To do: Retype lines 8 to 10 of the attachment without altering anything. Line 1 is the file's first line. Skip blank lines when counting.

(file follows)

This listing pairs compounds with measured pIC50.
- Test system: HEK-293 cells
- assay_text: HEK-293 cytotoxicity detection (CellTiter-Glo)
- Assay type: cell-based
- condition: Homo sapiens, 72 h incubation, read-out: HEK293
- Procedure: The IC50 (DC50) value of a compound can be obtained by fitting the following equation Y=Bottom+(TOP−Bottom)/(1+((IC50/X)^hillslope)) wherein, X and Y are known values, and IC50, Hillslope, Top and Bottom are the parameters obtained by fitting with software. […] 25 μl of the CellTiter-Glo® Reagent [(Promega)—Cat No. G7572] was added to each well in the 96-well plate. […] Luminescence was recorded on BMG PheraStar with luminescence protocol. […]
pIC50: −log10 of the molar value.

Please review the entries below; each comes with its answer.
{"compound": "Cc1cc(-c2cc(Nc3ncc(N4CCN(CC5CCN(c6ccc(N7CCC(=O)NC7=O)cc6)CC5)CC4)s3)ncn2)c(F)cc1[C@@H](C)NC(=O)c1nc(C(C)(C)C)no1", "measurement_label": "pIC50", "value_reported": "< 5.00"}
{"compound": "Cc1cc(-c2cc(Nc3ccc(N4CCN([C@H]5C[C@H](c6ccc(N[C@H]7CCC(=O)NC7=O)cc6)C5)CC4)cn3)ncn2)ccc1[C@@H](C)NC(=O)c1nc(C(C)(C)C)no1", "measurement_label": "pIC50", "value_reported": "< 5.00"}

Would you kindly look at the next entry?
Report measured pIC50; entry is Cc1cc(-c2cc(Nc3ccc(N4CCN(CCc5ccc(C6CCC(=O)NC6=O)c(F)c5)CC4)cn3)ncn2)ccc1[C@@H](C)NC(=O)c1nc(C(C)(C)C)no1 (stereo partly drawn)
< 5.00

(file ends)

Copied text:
Please review the entries below; each comes with its answer.
{"compound": "Cc1cc(-c2cc(Nc3ncc(N4CCN(CC5CCN(c6ccc(N7CCC(=O)NC7=O)cc6)CC5)CC4)s3)ncn2)c(F)cc1[C@@H](C)NC(=O)c1nc(C(C)(C)C)no1", "measurement_label": "pIC50", "value_reported": "< 5.00"}
{"compound": "Cc1cc(-c2cc(Nc3ccc(N4CCN([C@H]5C[C@H](c6ccc(N[C@H]7CCC(=O)NC7=O)cc6)C5)CC4)cn3)ncn2)ccc1[C@@H](C)NC(=O)c1nc(C(C)(C)C)no1", "measurement_label": "pIC50", "value_reported": "< 5.00"}